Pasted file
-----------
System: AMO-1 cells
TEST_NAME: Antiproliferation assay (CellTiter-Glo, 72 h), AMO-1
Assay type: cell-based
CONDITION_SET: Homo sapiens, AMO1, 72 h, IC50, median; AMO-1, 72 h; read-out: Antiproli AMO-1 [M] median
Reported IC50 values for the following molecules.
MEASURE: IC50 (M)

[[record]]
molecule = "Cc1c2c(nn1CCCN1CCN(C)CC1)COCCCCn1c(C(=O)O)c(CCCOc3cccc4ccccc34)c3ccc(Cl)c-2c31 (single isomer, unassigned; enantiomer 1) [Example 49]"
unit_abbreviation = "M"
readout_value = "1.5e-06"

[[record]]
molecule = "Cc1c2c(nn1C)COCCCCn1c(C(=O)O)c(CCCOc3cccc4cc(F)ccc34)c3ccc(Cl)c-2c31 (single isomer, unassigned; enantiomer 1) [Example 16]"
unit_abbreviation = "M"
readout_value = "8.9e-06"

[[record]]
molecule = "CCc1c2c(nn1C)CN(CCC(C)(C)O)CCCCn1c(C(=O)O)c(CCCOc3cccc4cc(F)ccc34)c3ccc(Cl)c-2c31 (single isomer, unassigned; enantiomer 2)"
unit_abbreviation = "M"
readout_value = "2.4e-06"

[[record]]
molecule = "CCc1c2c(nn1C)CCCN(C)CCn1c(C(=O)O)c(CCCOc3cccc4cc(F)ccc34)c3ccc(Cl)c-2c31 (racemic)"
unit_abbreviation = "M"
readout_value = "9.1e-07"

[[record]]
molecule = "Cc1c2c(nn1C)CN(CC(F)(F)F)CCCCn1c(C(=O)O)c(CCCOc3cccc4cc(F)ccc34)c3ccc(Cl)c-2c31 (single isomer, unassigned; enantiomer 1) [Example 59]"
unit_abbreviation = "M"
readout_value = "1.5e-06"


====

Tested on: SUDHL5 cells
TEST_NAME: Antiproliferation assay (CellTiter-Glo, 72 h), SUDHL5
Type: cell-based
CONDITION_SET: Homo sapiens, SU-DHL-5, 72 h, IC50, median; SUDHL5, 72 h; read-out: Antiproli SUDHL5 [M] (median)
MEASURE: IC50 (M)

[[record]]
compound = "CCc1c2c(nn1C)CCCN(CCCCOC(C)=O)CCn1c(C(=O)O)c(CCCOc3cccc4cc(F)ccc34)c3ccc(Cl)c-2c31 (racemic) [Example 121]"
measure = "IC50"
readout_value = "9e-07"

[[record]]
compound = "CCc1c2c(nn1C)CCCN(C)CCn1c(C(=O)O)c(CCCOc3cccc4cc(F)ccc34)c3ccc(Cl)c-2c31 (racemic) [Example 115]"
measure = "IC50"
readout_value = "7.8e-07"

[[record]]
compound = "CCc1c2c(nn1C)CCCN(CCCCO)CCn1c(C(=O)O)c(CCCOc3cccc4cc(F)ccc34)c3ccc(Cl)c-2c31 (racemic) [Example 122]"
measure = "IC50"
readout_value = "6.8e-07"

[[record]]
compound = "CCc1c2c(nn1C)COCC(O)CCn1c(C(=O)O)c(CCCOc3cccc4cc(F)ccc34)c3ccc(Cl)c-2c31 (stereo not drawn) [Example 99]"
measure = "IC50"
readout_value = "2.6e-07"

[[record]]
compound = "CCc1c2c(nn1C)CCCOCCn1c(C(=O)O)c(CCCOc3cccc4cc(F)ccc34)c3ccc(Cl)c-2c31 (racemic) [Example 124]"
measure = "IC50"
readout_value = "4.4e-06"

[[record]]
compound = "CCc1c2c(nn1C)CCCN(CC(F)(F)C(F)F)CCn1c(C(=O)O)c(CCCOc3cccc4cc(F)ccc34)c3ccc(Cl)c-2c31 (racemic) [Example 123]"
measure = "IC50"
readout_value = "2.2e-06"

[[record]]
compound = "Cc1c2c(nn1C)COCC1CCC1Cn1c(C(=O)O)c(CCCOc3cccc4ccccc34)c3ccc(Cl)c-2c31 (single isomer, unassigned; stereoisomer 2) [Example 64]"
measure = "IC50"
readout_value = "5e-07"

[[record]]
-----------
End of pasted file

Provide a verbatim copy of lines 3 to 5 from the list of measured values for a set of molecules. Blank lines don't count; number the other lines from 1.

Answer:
Assay type: cell-based
CONDITION_SET: Homo sapiens, AMO1, 72 h, IC50, median; AMO-1, 72 h; read-out: Antiproli AMO-1 [M] median
Reported IC50 values for the following molecules.